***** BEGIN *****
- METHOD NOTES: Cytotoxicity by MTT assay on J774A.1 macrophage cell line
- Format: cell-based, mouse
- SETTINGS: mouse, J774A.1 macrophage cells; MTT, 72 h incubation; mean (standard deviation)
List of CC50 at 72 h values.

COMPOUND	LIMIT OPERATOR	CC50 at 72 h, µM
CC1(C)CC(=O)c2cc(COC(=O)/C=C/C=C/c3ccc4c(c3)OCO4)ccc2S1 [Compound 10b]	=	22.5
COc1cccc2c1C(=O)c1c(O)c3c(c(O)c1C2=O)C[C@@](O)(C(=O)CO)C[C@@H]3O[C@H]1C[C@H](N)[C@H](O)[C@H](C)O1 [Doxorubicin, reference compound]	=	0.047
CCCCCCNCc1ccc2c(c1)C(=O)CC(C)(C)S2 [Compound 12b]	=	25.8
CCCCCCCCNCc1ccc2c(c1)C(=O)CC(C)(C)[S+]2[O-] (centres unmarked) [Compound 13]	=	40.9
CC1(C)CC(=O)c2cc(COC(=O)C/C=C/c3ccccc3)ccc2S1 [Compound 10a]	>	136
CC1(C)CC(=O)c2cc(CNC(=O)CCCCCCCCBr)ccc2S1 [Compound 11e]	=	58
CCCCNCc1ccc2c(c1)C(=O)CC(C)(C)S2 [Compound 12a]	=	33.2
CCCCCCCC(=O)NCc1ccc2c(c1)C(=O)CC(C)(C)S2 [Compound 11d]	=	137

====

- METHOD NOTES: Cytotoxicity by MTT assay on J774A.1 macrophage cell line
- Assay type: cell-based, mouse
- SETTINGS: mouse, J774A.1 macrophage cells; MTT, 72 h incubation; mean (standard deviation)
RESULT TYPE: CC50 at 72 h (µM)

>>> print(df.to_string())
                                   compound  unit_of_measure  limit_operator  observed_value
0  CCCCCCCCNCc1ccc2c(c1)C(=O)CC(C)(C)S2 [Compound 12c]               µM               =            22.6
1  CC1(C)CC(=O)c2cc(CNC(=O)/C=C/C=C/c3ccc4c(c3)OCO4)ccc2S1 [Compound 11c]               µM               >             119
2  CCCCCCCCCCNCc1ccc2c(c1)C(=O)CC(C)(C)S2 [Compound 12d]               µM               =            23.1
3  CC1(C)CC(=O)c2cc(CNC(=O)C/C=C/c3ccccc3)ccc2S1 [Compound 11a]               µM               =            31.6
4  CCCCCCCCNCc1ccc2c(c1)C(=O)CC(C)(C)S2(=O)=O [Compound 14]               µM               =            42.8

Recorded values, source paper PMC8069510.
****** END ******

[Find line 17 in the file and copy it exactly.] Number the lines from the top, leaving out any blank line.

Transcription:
- SETTINGS: mouse, J774A.1 macrophage cells; MTT, 72 h incubation; mean (standard deviation)